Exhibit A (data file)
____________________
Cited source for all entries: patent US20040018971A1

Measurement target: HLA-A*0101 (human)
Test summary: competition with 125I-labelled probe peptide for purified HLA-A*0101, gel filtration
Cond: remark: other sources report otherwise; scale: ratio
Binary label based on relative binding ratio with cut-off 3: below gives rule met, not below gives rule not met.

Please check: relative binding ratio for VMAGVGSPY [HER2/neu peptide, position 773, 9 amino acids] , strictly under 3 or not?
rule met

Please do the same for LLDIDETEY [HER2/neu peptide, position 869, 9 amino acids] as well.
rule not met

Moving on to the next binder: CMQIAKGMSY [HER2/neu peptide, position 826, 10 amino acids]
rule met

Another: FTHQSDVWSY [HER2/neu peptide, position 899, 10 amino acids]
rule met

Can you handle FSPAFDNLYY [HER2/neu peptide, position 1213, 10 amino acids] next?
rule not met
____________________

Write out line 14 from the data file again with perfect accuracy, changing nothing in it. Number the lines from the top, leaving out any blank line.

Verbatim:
Can you handle FSPAFDNLYY [HER2/neu peptide, position 1213, 10 amino acids] next?